8. Michaels, T., Gallagher, N., Crawford, M., Kanter, J. W., & Williams, M. T. (2018). Racial differences in the appraisal of microaggressions through cultural consensus modeling. The Behavior Therapist, 314–321.
  9. National Institutes of Health. (1994). NIH guidelines on the inclusion of women and minorities as subjects in clinical research. Federal Register, 59, 1408–1413.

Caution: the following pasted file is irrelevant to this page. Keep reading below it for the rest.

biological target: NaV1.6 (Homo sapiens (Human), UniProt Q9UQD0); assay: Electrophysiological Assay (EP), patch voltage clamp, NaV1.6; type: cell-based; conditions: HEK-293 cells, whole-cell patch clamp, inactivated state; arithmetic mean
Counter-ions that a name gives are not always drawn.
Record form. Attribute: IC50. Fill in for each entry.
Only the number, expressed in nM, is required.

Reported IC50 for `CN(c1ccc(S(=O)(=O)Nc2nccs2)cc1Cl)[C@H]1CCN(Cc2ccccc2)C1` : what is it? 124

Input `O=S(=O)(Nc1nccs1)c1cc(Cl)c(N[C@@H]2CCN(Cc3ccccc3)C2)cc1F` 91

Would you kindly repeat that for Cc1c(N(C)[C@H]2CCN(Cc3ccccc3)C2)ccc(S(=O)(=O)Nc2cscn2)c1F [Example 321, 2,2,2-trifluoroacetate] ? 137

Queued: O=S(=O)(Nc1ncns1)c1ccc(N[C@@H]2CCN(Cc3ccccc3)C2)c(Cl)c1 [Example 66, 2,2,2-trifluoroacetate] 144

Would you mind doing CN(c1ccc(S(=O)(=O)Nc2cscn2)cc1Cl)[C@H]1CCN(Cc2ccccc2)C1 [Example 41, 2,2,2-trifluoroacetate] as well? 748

10. National Institute of Health. (2010). Report of the advisory committee on research on women’s health fiscal years 2009-2010 (NIH Publication No. 11–7749). Bethesda, MD: U.S. Office of Research on Women’s Health.
  11. National Institute of Health. (2016). Report of the advisory committee on research on women’s health fiscal years 2015-2016 (NIH Publication No. 17 OD 7995). Bethesda, MD: U.S. Office of Research on Women’s Health.
  12.  Lin, L., Stamm, K., & Christilds, P. (2018). Demographics of the U.S. psychology workforce:Findings from the 2007 – 16 American Community Survey. Washington, DC: American Psychological Association.